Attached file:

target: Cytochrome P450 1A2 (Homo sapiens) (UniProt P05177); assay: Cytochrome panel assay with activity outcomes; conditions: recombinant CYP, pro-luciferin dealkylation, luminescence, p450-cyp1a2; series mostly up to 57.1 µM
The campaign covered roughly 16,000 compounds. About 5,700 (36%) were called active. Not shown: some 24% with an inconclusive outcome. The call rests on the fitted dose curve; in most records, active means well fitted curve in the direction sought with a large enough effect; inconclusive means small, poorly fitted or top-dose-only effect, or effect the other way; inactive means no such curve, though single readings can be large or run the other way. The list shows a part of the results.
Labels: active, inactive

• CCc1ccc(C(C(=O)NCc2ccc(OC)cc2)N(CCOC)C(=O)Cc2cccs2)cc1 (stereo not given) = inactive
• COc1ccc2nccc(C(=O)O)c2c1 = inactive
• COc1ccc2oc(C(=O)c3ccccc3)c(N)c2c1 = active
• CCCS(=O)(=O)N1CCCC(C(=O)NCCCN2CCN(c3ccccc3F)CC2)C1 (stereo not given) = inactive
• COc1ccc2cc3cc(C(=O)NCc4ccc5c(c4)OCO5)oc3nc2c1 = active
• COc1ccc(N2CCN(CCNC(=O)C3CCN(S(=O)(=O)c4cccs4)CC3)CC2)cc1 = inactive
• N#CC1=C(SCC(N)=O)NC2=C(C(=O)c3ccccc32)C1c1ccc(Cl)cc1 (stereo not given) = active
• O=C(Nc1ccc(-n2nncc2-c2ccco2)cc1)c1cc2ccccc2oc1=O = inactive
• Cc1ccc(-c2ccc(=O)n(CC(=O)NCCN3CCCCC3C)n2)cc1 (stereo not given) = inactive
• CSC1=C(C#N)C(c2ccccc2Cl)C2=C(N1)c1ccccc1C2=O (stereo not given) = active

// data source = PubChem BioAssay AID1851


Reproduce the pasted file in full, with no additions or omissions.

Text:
target: Cytochrome P450 1A2 (Homo sapiens) (UniProt P05177); assay: Cytochrome panel assay with activity outcomes; conditions: recombinant CYP, pro-luciferin dealkylation, luminescence, p450-cyp1a2; series mostly up to 57.1 µM
The campaign covered roughly 16,000 compounds. About 5,700 (36%) were called active. Not shown: some 24% with an inconclusive outcome. The call rests on the fitted dose curve; in most records, active means well fitted curve in the direction sought with a large enough effect; inconclusive means small, poorly fitted or top-dose-only effect, or effect the other way; inactive means no such curve, though single readings can be large or run the other way. The list shows a part of the results.
Labels: active, inactive

• CCc1ccc(C(C(=O)NCc2ccc(OC)cc2)N(CCOC)C(=O)Cc2cccs2)cc1 (stereo not given) = inactive
• COc1ccc2nccc(C(=O)O)c2c1 = inactive
• COc1ccc2oc(C(=O)c3ccccc3)c(N)c2c1 = active
• CCCS(=O)(=O)N1CCCC(C(=O)NCCCN2CCN(c3ccccc3F)CC2)C1 (stereo not given) = inactive
• COc1ccc2cc3cc(C(=O)NCc4ccc5c(c4)OCO5)oc3nc2c1 = active
• COc1ccc(N2CCN(CCNC(=O)C3CCN(S(=O)(=O)c4cccs4)CC3)CC2)cc1 = inactive
• N#CC1=C(SCC(N)=O)NC2=C(C(=O)c3ccccc32)C1c1ccc(Cl)cc1 (stereo not given) = active
• O=C(Nc1ccc(-n2nncc2-c2ccco2)cc1)c1cc2ccccc2oc1=O = inactive
• Cc1ccc(-c2ccc(=O)n(CC(=O)NCCN3CCCCC3C)n2)cc1 (stereo not given) = inactive
• CSC1=C(C#N)C(c2ccccc2Cl)C2=C(N1)c1ccccc1C2=O (stereo not given) = active

// data source = PubChem BioAssay AID1851